Business owners wear multiple hats. We do everything from collecting the cash to taking out the trash. But as your business grows and you begin adding team members, your job function evolves. For employees, you understand the importance of writing job descriptions — or at least you should. Have you ever thought about writing one for yourself?
Whatever business you’re in, you most likely got started because you’re good at what you do. However, the reality of getting a business off the ground takes you away from your true talent because there are other critical business functions that must be done.
As you start-off the New Year, think about what it is you do best for your business — the real value you bring to the table. How much time do you spend doing that in any given day? Eighty percent of the time? Fifty percent? Ten percent? When I ask this question during my small business growth seminars, the majority of small businesses owners respond with ten percent or less.
What would be like if you could spend all your time doing those things that you do better than anyone else and that could really drive your business forward? Not possible? It is possible if you take the right steps.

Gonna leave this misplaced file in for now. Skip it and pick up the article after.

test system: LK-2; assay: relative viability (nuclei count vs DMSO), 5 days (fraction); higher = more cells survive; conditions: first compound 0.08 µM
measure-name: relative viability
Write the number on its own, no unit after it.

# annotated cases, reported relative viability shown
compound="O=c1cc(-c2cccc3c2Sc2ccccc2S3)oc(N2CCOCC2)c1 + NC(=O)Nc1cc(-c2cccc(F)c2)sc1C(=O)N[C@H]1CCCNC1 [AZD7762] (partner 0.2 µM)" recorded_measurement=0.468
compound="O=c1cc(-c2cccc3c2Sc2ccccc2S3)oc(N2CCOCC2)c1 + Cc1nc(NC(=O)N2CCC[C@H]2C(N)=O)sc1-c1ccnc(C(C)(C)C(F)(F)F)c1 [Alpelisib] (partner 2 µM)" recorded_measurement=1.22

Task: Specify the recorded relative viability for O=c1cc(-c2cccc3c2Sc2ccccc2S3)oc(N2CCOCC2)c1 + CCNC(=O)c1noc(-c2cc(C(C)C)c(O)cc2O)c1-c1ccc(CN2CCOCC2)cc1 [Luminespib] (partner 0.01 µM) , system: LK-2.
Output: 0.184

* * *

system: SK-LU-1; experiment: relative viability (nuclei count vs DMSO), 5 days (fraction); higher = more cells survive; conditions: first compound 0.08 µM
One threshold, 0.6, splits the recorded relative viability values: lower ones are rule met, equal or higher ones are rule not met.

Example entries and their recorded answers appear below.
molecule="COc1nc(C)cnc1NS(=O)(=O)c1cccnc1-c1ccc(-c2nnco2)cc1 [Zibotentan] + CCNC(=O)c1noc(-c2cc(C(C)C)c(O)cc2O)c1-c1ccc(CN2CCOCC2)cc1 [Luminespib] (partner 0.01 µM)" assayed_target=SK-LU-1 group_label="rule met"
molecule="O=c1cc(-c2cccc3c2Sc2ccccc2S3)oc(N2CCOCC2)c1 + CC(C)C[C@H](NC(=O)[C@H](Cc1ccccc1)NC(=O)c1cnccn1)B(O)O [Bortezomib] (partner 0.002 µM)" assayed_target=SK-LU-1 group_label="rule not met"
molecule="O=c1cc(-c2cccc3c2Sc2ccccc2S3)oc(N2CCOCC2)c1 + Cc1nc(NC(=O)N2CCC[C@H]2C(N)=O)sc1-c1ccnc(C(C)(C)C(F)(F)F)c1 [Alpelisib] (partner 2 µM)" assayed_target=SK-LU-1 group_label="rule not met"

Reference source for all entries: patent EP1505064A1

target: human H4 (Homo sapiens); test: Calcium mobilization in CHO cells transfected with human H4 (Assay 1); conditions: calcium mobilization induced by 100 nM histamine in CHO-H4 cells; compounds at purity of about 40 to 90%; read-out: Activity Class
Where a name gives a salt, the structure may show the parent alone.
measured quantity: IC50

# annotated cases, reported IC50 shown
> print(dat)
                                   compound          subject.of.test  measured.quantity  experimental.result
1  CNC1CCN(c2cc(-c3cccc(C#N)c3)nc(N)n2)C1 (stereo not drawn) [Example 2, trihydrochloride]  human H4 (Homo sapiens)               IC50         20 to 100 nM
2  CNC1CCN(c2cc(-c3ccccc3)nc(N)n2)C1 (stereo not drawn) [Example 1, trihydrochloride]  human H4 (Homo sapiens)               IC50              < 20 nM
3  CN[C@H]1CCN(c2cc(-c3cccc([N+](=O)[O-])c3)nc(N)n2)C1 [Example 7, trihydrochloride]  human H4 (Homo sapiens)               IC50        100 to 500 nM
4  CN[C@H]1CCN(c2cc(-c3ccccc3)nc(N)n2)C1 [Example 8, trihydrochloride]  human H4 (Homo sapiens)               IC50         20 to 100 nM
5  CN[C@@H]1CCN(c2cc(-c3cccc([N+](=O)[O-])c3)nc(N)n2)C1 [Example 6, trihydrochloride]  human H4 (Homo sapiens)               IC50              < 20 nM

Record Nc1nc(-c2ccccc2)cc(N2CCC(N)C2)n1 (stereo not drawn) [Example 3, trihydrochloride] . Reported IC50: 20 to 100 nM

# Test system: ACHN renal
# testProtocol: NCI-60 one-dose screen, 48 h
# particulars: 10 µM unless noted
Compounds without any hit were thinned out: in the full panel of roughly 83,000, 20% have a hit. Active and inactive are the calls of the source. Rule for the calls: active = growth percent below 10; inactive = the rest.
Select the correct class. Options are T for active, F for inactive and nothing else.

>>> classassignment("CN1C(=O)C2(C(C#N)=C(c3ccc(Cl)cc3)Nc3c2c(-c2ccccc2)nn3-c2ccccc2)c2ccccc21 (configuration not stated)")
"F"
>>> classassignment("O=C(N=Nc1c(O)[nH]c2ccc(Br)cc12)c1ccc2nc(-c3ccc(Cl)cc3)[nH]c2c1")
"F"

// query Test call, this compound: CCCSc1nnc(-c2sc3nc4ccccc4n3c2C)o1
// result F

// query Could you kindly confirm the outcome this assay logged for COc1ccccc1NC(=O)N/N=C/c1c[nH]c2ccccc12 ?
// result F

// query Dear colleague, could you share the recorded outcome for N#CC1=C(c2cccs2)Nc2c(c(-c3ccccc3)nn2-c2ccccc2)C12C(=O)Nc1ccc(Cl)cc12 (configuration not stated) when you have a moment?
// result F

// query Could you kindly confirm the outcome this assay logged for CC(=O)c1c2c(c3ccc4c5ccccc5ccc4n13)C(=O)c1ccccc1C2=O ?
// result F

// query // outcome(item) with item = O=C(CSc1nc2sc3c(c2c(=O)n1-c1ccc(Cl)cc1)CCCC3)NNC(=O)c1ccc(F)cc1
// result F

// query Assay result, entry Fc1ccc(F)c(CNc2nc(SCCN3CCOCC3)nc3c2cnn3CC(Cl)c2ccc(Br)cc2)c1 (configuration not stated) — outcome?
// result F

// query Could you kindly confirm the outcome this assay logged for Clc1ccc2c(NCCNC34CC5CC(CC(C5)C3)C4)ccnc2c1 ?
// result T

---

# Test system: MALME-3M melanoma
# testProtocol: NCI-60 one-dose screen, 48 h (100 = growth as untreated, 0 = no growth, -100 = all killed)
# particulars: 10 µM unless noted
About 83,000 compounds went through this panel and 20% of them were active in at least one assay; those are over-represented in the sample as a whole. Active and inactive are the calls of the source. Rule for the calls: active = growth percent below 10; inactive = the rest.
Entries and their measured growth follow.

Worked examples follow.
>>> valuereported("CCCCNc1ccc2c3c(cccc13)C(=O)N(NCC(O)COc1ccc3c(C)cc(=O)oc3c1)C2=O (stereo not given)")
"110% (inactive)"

Start by writing a job description for yourself. Define what your job would look like if you could focus your talents on building your business. Use your job description as the goal you want to achieve.
With your newly written job description in hand, take a look at your current team. Do you have the right people? Are you leveraging your human resources in the most appropriate manner? What areas of the business do you need assistance with to free you up so you can step into your ideal job?
Some of your staff may be able to tackle additional responsibilities. Others may need to be reassigned. In some cases, you may realize you don’t have the right person so you’ll need to make changes accordingly.
For most entrepreneurs, a job description typically amounts to “everything else that needs to be done.” One business owner told me CEO stands for Chief Everything Officer. If your goal is to build a successful, sustainable business enterprise, trying to manage everything won’t get you there. Build you team the right way, and create your ideal job.